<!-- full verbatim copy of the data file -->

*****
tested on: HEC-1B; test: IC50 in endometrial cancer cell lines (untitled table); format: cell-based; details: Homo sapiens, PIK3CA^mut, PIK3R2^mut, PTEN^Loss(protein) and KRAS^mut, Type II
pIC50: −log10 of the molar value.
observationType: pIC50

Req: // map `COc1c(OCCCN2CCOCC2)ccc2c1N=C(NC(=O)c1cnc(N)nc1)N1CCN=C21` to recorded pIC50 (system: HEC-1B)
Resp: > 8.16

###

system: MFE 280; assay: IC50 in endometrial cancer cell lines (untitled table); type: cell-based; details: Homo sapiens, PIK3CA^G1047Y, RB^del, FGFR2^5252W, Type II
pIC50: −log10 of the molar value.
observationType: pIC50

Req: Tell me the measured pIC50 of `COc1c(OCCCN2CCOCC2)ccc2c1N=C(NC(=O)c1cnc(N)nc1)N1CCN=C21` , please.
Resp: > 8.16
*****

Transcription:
tested on: HEC-1B; test: IC50 in endometrial cancer cell lines (untitled table); format: cell-based; details: Homo sapiens, PIK3CA^mut, PIK3R2^mut, PTEN^Loss(protein) and KRAS^mut, Type II
pIC50: −log10 of the molar value.
observationType: pIC50

Req: // map `COc1c(OCCCN2CCOCC2)ccc2c1N=C(NC(=O)c1cnc(N)nc1)N1CCN=C21` to recorded pIC50 (system: HEC-1B)
Resp: > 8.16

###

system: MFE 280; assay: IC50 in endometrial cancer cell lines (untitled table); type: cell-based; details: Homo sapiens, PIK3CA^G1047Y, RB^del, FGFR2^5252W, Type II
pIC50: −log10 of the molar value.
observationType: pIC50

Req: Tell me the measured pIC50 of `COc1c(OCCCN2CCOCC2)ccc2c1N=C(NC(=O)c1cnc(N)nc1)N1CCN=C21` , please.
Resp: > 8.16